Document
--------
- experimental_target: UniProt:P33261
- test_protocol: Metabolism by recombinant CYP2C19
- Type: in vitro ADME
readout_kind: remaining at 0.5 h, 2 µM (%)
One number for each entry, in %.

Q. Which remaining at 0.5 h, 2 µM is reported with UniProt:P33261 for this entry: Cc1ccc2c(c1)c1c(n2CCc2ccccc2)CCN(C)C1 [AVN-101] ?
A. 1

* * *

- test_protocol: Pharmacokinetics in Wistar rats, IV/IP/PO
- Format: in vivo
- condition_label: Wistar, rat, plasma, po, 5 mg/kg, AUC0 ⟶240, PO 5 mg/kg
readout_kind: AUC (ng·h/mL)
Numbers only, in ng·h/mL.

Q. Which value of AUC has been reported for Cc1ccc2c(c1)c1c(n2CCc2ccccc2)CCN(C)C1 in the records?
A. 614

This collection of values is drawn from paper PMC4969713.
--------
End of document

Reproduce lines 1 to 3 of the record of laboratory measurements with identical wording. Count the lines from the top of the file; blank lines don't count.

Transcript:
- experimental_target: UniProt:P33261
- test_protocol: Metabolism by recombinant CYP2C19
- Type: in vitro ADME